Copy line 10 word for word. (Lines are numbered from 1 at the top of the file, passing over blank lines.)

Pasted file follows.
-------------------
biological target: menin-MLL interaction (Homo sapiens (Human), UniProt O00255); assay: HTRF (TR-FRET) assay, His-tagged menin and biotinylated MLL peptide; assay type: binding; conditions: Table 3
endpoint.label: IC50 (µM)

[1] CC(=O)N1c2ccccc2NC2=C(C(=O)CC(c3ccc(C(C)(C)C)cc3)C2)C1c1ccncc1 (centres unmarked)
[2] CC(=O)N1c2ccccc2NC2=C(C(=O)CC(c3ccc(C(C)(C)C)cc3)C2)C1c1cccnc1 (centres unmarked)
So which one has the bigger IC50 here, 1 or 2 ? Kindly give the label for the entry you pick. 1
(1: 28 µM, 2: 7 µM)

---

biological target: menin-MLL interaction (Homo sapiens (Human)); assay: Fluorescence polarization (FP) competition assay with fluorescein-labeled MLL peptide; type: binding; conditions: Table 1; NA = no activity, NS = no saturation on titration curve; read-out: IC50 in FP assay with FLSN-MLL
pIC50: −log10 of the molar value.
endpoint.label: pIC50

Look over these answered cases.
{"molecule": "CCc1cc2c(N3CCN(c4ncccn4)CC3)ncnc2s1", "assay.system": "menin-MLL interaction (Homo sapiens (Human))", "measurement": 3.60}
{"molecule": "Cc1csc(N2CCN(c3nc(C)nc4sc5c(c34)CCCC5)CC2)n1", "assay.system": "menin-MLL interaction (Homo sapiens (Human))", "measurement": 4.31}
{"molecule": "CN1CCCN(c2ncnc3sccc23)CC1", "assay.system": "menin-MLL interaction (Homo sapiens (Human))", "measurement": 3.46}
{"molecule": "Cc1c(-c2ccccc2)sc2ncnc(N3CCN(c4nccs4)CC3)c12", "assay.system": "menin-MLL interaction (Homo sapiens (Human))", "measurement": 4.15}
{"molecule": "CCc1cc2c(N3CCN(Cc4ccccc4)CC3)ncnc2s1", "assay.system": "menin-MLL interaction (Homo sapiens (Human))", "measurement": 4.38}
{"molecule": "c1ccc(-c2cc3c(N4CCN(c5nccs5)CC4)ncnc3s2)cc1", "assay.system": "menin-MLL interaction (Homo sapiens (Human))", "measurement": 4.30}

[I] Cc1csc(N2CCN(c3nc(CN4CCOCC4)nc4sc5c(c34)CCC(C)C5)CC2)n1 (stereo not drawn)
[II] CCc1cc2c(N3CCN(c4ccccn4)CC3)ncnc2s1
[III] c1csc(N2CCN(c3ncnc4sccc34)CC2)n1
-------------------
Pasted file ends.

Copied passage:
endpoint.label: pIC50